How We Monitor Volcanoes
The USGS Volcano Hazards Program monitors volcanoes for signs of unrest (activity). We analyze and interpret the data we collect from our networks of instruments. The data and an understanding of what the data have meant in the past are crucial for determining when a volcano might erupt.
Most data can be accessed from our offices in the observatories but visits to the volcanoes, when possible, add valuable information.
When a volcano begins to show
new or unusual signs of activity, our monitoring data help us answer
critical questions necessary for assessing and then communicating
timely information about volcanic hazards. For example, prior to
the 2005 activity at Mount St. Helens our monitoring equipment
recorded a large increase in earthquake activity. Scientists quickly
examined other monitoring data including gas, ground deformation, and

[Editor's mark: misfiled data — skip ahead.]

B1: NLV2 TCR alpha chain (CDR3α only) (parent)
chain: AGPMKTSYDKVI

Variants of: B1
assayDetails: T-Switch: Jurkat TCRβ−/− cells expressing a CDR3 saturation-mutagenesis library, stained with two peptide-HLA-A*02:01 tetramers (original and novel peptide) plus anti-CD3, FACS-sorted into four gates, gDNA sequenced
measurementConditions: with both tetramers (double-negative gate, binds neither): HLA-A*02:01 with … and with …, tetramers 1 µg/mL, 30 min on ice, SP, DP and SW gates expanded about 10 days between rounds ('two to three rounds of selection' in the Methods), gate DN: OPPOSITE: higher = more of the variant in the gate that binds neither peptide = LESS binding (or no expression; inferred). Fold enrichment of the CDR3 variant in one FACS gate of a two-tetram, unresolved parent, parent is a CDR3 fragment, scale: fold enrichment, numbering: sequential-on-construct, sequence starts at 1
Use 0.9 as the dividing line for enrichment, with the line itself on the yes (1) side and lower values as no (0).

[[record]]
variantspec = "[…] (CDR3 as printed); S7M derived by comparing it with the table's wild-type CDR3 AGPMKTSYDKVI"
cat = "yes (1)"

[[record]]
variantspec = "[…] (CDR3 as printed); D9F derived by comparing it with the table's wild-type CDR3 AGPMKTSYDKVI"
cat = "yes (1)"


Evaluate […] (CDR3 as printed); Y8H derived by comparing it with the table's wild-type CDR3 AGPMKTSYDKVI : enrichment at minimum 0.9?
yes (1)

satellite imagery to assess if a magma
or fluid was moving towards the surface. Based on the history of the
volcano and the analysis of the monitoring data we were able to
determine what types of materials could be moving towards the surface.
The possible magma and fluid compositions helped us figure out what
types of hazards could potentially occur. The possible types of
hazards help determine what real-time warnings
are needed to prevent loss of life and property damage.